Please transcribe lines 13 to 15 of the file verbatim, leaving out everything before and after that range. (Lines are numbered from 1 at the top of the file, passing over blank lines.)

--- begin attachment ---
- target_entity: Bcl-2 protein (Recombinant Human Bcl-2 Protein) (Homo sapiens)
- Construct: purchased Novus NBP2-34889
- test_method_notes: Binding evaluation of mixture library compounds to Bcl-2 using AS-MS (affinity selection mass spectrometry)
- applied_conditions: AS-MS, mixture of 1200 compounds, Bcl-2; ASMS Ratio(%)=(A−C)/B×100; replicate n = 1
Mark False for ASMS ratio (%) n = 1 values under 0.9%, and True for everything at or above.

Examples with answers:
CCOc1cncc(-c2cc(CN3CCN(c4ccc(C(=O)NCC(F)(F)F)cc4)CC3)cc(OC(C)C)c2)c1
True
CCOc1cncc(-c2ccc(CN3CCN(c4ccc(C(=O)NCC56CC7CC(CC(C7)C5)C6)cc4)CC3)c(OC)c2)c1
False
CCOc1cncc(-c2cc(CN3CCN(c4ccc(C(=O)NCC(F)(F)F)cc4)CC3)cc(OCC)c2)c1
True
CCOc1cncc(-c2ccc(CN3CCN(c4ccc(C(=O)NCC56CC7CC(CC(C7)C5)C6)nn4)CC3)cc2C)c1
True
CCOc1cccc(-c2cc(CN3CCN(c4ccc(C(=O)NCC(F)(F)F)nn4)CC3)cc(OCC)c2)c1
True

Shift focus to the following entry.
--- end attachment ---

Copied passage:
CCOc1cncc(-c2ccc(CN3CCN(c4ccc(C(=O)NCC56CC7CC(CC(C7)C5)C6)nn4)CC3)cc2C)c1
True
CCOc1cccc(-c2cc(CN3CCN(c4ccc(C(=O)NCC(F)(F)F)nn4)CC3)cc(OCC)c2)c1